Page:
South Korea is considering extending a temporary tax cut on purchases of all-electric and hydrogen fuel-cell electric cars, the finance minister said
Tuesday, in the latest move to help eco-friendly cars expand their presence here.
Since 2017, the government has waived a 5 percent special excise tax on purchases of all-electric and hydrogen fuel-cell electric cars.
The temporary tax cut is set to end in December this year. Hong Nam-ki, the minister of economy and finance, said that the government will include the extension of a temporary tax cut in a set of economy-boosting measures to be announced soon.
"The government will provide its utmost support to make sure the private sector can actively make investments," Hong said in a meeting with executives of Hyundai Motor Co. and other carmakers at an exhibition center in Goyang, just northwest of Seoul.
In December, Hyundai Motor Group said the company and its suppliers will collectively invest 7.6 trillion won ($6.5 billion) in a plant with an output capacity of 700,000 fuel cell systems by 2030.
Currently, Hyundai has one plant with an output capacity of 3,000 fuel cell systems, which are mainly used in its hydrogen fuel cell vehicles, such as the Nexo.
In January, South Korea said it will increase the number of hydrogen fuel-cell electric vehicles to about 80,000 units by 2022.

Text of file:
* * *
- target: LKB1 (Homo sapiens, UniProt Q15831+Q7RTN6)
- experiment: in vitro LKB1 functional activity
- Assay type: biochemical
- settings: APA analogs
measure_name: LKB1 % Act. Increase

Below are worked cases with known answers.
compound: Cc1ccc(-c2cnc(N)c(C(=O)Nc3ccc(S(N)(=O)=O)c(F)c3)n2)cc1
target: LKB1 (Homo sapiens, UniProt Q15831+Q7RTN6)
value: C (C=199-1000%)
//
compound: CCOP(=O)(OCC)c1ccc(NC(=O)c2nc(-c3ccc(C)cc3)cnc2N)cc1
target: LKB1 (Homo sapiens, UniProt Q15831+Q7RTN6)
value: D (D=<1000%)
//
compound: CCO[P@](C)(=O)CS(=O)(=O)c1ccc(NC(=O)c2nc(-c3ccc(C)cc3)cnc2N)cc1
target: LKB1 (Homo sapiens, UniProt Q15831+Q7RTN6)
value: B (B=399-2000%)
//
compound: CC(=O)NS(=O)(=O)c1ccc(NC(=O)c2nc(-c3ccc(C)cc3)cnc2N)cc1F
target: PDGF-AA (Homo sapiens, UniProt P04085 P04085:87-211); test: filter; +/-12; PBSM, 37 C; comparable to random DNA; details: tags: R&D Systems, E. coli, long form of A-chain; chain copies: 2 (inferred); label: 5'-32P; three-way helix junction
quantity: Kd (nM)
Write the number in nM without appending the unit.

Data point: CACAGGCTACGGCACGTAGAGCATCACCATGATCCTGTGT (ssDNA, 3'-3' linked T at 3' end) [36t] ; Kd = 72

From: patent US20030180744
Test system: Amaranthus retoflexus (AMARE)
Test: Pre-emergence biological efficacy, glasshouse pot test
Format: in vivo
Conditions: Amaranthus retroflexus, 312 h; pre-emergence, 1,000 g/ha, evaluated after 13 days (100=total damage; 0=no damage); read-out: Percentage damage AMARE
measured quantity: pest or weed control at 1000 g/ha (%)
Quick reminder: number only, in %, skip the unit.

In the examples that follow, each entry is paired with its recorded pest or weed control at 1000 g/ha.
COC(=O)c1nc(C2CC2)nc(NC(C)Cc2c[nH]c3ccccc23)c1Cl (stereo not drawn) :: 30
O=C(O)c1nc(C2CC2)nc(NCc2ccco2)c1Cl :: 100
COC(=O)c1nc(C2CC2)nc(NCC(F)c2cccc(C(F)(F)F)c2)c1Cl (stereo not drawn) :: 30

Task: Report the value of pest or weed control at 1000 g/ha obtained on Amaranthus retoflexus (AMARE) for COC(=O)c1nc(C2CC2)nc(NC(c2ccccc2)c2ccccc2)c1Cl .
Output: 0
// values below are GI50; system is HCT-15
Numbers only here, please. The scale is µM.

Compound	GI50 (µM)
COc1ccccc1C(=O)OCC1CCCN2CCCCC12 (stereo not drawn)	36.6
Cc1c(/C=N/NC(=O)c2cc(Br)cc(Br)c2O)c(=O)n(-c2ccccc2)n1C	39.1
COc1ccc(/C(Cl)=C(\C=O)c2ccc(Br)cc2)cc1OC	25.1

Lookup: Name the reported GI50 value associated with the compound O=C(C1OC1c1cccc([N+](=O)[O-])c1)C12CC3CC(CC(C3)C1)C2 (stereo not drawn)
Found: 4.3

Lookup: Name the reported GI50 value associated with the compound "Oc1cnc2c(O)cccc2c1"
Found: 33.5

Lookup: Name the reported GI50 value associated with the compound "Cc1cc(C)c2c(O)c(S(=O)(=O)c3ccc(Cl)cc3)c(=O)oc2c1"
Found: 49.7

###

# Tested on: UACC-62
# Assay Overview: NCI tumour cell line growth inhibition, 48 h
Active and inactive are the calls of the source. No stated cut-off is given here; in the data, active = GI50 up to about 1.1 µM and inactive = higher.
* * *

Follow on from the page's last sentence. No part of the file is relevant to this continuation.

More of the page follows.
A hydrogen fuel-cell electric car only releases water vapor as it converts stored hydrogen into electricity to turn the motor.
Global carmakers have been racing to go eco-friendly amid tightened regulations on greenhouse gas emissions, which scientists say are to blame for global warming.
South Korea is pushing to increase the number of eco-friendly vehicles and scrap old diesel cars to help reduce fine dust air pollution.
The number of environment-friendly vehicles, such as hybrid electric, all-electric and hydrogen fuel-cell electric models, sold in the Jan.-May period reached 65,030 units, up 27.9 percent from the same period in 2018, according to data from the Korea Automobile Manufacturers Association and foreign automakers.
The domestic market share of environmentally friendly vehicles was 10.6 percent in the Jan.-May period, up 2.6 percentage points from a year earlier, the data showed. (Yonhap)